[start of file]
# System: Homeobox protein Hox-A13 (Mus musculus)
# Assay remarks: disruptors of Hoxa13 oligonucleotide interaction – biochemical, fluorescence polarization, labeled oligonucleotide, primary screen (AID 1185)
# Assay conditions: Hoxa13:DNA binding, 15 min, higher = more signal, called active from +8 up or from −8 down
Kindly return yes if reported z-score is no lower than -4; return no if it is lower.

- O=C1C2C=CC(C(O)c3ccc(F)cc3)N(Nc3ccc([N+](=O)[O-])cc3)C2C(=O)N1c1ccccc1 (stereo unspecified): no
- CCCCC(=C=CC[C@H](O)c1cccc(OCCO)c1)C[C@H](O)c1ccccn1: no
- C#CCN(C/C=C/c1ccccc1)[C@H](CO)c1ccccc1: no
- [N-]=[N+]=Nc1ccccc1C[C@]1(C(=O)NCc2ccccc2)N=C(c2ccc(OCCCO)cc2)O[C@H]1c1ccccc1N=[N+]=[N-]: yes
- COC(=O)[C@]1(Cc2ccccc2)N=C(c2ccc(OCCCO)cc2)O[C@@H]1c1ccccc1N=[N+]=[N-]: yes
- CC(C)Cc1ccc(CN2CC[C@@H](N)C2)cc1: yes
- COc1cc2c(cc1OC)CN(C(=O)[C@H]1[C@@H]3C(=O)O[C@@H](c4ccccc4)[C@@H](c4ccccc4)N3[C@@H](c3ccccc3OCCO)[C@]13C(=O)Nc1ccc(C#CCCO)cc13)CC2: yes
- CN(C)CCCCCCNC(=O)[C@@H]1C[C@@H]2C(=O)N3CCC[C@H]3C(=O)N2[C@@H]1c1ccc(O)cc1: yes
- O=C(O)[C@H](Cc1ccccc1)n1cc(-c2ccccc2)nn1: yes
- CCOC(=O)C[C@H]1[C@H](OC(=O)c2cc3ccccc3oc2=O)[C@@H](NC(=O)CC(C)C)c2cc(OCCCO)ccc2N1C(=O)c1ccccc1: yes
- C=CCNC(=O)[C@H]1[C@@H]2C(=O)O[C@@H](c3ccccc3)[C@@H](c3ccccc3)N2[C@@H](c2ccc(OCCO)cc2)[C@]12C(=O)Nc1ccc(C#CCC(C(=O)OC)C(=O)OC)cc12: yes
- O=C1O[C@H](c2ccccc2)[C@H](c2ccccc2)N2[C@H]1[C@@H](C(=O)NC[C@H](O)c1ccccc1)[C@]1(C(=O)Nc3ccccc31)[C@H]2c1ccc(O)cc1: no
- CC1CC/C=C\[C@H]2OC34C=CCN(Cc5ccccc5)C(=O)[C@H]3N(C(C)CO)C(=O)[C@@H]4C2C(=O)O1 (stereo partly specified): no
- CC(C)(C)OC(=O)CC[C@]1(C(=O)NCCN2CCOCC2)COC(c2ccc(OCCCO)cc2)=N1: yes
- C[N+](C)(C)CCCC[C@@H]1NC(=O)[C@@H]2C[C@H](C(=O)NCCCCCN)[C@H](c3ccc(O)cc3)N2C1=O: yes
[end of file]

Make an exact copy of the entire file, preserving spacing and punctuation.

# System: Homeobox protein Hox-A13 (Mus musculus)
# Assay remarks: disruptors of Hoxa13 oligonucleotide interaction – biochemical, fluorescence polarization, labeled oligonucleotide, primary screen (AID 1185)
# Assay conditions: Hoxa13:DNA binding, 15 min, higher = more signal, called active from +8 up or from −8 down
Kindly return yes if reported z-score is no lower than -4; return no if it is lower.

- O=C1C2C=CC(C(O)c3ccc(F)cc3)N(Nc3ccc([N+](=O)[O-])cc3)C2C(=O)N1c1ccccc1 (stereo unspecified): no
- CCCCC(=C=CC[C@H](O)c1cccc(OCCO)c1)C[C@H](O)c1ccccn1: no
- C#CCN(C/C=C/c1ccccc1)[C@H](CO)c1ccccc1: no
- [N-]=[N+]=Nc1ccccc1C[C@]1(C(=O)NCc2ccccc2)N=C(c2ccc(OCCCO)cc2)O[C@H]1c1ccccc1N=[N+]=[N-]: yes
- COC(=O)[C@]1(Cc2ccccc2)N=C(c2ccc(OCCCO)cc2)O[C@@H]1c1ccccc1N=[N+]=[N-]: yes
- CC(C)Cc1ccc(CN2CC[C@@H](N)C2)cc1: yes
- COc1cc2c(cc1OC)CN(C(=O)[C@H]1[C@@H]3C(=O)O[C@@H](c4ccccc4)[C@@H](c4ccccc4)N3[C@@H](c3ccccc3OCCO)[C@]13C(=O)Nc1ccc(C#CCCO)cc13)CC2: yes
- CN(C)CCCCCCNC(=O)[C@@H]1C[C@@H]2C(=O)N3CCC[C@H]3C(=O)N2[C@@H]1c1ccc(O)cc1: yes
- O=C(O)[C@H](Cc1ccccc1)n1cc(-c2ccccc2)nn1: yes
- CCOC(=O)C[C@H]1[C@H](OC(=O)c2cc3ccccc3oc2=O)[C@@H](NC(=O)CC(C)C)c2cc(OCCCO)ccc2N1C(=O)c1ccccc1: yes
- C=CCNC(=O)[C@H]1[C@@H]2C(=O)O[C@@H](c3ccccc3)[C@@H](c3ccccc3)N2[C@@H](c2ccc(OCCO)cc2)[C@]12C(=O)Nc1ccc(C#CCC(C(=O)OC)C(=O)OC)cc12: yes
- O=C1O[C@H](c2ccccc2)[C@H](c2ccccc2)N2[C@H]1[C@@H](C(=O)NC[C@H](O)c1ccccc1)[C@]1(C(=O)Nc3ccccc31)[C@H]2c1ccc(O)cc1: no
- CC1CC/C=C\[C@H]2OC34C=CCN(Cc5ccccc5)C(=O)[C@H]3N(C(C)CO)C(=O)[C@@H]4C2C(=O)O1 (stereo partly specified): no
- CC(C)(C)OC(=O)CC[C@]1(C(=O)NCCN2CCOCC2)COC(c2ccc(OCCCO)cc2)=N1: yes
- C[N+](C)(C)CCCC[C@@H]1NC(=O)[C@@H]2C[C@H](C(=O)NCCCCCN)[C@H](c3ccc(O)cc3)N2C1=O: yes